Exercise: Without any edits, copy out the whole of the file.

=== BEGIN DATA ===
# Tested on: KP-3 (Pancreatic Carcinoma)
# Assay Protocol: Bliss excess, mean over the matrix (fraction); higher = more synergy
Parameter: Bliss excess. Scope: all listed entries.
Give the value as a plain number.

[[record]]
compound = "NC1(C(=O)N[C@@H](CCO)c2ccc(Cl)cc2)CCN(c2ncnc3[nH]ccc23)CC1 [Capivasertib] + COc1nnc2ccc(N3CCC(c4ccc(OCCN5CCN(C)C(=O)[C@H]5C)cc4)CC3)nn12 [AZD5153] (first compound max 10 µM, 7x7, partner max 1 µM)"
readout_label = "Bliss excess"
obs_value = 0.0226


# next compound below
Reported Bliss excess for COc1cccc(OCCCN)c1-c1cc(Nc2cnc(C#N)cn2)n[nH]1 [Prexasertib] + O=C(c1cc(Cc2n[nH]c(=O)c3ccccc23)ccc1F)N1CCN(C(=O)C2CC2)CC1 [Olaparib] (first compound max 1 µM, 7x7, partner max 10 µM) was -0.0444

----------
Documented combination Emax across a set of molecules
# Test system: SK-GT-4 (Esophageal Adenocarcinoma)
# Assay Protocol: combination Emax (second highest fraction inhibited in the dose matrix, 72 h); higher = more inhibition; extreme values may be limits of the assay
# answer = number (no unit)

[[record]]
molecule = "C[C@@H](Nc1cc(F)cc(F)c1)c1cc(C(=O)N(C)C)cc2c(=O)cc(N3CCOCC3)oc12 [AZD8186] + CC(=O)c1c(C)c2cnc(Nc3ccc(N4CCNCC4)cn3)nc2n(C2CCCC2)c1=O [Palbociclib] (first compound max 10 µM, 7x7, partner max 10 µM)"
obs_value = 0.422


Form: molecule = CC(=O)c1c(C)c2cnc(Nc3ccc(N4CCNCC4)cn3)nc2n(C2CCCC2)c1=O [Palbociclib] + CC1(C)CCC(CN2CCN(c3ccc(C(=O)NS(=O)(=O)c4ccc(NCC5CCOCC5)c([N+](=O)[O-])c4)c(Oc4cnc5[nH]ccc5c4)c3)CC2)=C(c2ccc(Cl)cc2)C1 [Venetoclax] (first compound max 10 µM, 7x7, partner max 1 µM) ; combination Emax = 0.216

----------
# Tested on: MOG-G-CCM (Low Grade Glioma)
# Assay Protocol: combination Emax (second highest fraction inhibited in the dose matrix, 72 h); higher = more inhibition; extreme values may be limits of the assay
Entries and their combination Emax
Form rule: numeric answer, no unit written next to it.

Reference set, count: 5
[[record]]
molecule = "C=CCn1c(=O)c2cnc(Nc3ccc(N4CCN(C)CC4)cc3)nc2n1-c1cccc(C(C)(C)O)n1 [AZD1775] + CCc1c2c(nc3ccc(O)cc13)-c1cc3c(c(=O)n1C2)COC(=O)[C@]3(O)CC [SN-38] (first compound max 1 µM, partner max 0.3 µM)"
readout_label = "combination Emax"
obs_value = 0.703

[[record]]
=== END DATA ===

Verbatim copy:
# Tested on: KP-3 (Pancreatic Carcinoma)
# Assay Protocol: Bliss excess, mean over the matrix (fraction); higher = more synergy
Parameter: Bliss excess. Scope: all listed entries.
Give the value as a plain number.

[[record]]
compound = "NC1(C(=O)N[C@@H](CCO)c2ccc(Cl)cc2)CCN(c2ncnc3[nH]ccc23)CC1 [Capivasertib] + COc1nnc2ccc(N3CCC(c4ccc(OCCN5CCN(C)C(=O)[C@H]5C)cc4)CC3)nn12 [AZD5153] (first compound max 10 µM, 7x7, partner max 1 µM)"
readout_label = "Bliss excess"
obs_value = 0.0226


# next compound below
Reported Bliss excess for COc1cccc(OCCCN)c1-c1cc(Nc2cnc(C#N)cn2)n[nH]1 [Prexasertib] + O=C(c1cc(Cc2n[nH]c(=O)c3ccccc23)ccc1F)N1CCN(C(=O)C2CC2)CC1 [Olaparib] (first compound max 1 µM, 7x7, partner max 10 µM) was -0.0444

----------
Documented combination Emax across a set of molecules
# Test system: SK-GT-4 (Esophageal Adenocarcinoma)
# Assay Protocol: combination Emax (second highest fraction inhibited in the dose matrix, 72 h); higher = more inhibition; extreme values may be limits of the assay
# answer = number (no unit)

[[record]]
molecule = "C[C@@H](Nc1cc(F)cc(F)c1)c1cc(C(=O)N(C)C)cc2c(=O)cc(N3CCOCC3)oc12 [AZD8186] + CC(=O)c1c(C)c2cnc(Nc3ccc(N4CCNCC4)cn3)nc2n(C2CCCC2)c1=O [Palbociclib] (first compound max 10 µM, 7x7, partner max 10 µM)"
obs_value = 0.422


Form: molecule = CC(=O)c1c(C)c2cnc(Nc3ccc(N4CCNCC4)cn3)nc2n(C2CCCC2)c1=O [Palbociclib] + CC1(C)CCC(CN2CCN(c3ccc(C(=O)NS(=O)(=O)c4ccc(NCC5CCOCC5)c([N+](=O)[O-])c4)c(Oc4cnc5[nH]ccc5c4)c3)CC2)=C(c2ccc(Cl)cc2)C1 [Venetoclax] (first compound max 10 µM, 7x7, partner max 1 µM) ; combination Emax = 0.216

----------
# Tested on: MOG-G-CCM (Low Grade Glioma)
# Assay Protocol: combination Emax (second highest fraction inhibited in the dose matrix, 72 h); higher = more inhibition; extreme values may be limits of the assay
Entries and their combination Emax
Form rule: numeric answer, no unit written next to it.

Reference set, count: 5
[[record]]
molecule = "C=CCn1c(=O)c2cnc(Nc3ccc(N4CCN(C)CC4)cc3)nc2n1-c1cccc(C(C)(C)O)n1 [AZD1775] + CCc1c2c(nc3ccc(O)cc13)-c1cc3c(c(=O)n1C2)COC(=O)[C@]3(O)CC [SN-38] (first compound max 1 µM, partner max 0.3 µM)"
readout_label = "combination Emax"
obs_value = 0.703

[[record]]